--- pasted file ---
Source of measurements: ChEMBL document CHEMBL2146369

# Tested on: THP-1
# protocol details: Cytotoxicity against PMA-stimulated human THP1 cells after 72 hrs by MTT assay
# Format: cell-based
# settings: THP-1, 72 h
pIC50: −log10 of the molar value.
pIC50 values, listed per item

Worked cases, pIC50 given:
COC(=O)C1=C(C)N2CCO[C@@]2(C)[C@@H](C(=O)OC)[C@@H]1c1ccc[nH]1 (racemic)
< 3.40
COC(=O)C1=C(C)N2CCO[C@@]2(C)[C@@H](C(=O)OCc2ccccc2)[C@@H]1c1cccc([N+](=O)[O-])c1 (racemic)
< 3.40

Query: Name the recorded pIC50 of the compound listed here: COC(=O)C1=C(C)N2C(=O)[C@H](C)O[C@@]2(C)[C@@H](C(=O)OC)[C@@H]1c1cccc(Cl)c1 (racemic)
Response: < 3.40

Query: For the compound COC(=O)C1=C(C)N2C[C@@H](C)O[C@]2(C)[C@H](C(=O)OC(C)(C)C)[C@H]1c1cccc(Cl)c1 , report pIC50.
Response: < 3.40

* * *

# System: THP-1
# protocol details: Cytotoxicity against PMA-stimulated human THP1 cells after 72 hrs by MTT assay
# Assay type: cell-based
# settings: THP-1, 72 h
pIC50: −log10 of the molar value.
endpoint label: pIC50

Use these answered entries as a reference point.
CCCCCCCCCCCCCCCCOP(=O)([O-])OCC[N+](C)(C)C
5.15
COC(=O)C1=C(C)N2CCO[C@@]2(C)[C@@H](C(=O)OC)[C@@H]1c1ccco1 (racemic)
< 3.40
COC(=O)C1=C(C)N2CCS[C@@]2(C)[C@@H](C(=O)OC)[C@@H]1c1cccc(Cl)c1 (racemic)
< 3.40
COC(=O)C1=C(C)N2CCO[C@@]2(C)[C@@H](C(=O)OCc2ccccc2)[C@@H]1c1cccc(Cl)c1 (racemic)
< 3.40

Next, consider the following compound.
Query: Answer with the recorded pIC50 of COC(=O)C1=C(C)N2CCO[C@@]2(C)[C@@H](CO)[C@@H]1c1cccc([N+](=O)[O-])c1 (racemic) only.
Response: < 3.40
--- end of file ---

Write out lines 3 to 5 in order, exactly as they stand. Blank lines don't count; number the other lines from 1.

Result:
# protocol details: Cytotoxicity against PMA-stimulated human THP1 cells after 72 hrs by MTT assay
# Format: cell-based
# settings: THP-1, 72 h